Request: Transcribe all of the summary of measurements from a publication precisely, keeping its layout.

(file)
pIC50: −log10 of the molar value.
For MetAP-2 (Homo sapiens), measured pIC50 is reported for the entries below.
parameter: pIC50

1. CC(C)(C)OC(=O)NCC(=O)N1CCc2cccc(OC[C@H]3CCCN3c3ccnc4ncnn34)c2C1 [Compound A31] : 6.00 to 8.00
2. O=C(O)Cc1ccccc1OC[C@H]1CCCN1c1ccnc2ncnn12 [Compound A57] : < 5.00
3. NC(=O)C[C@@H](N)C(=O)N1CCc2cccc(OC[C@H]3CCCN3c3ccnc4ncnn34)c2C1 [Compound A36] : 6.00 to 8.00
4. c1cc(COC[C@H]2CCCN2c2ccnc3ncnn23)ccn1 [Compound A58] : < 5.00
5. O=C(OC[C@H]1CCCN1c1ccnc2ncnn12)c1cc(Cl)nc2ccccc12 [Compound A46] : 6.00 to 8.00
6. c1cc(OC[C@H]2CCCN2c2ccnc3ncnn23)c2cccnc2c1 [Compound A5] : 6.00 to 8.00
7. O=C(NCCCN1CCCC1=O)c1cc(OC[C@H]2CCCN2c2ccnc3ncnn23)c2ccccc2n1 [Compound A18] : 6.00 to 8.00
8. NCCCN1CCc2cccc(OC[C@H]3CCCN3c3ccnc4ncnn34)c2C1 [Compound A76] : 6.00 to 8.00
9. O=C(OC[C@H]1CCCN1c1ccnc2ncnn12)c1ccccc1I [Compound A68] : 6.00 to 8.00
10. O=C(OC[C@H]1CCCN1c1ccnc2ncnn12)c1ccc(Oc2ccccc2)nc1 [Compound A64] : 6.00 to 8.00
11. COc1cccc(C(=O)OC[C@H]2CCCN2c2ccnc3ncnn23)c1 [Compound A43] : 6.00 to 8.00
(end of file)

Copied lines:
pIC50: −log10 of the molar value.
For MetAP-2 (Homo sapiens), measured pIC50 is reported for the entries below.
parameter: pIC50

1. CC(C)(C)OC(=O)NCC(=O)N1CCc2cccc(OC[C@H]3CCCN3c3ccnc4ncnn34)c2C1 [Compound A31] : 6.00 to 8.00
2. O=C(O)Cc1ccccc1OC[C@H]1CCCN1c1ccnc2ncnn12 [Compound A57] : < 5.00
3. NC(=O)C[C@@H](N)C(=O)N1CCc2cccc(OC[C@H]3CCCN3c3ccnc4ncnn34)c2C1 [Compound A36] : 6.00 to 8.00
4. c1cc(COC[C@H]2CCCN2c2ccnc3ncnn23)ccn1 [Compound A58] : < 5.00
5. O=C(OC[C@H]1CCCN1c1ccnc2ncnn12)c1cc(Cl)nc2ccccc12 [Compound A46] : 6.00 to 8.00
6. c1cc(OC[C@H]2CCCN2c2ccnc3ncnn23)c2cccnc2c1 [Compound A5] : 6.00 to 8.00
7. O=C(NCCCN1CCCC1=O)c1cc(OC[C@H]2CCCN2c2ccnc3ncnn23)c2ccccc2n1 [Compound A18] : 6.00 to 8.00
8. NCCCN1CCc2cccc(OC[C@H]3CCCN3c3ccnc4ncnn34)c2C1 [Compound A76] : 6.00 to 8.00
9. O=C(OC[C@H]1CCCN1c1ccnc2ncnn12)c1ccccc1I [Compound A68] : 6.00 to 8.00
10. O=C(OC[C@H]1CCCN1c1ccnc2ncnn12)c1ccc(Oc2ccccc2)nc1 [Compound A64] : 6.00 to 8.00
11. COc1cccc(C(=O)OC[C@H]2CCCN2c2ccnc3ncnn23)c1 [Compound A43] : 6.00 to 8.00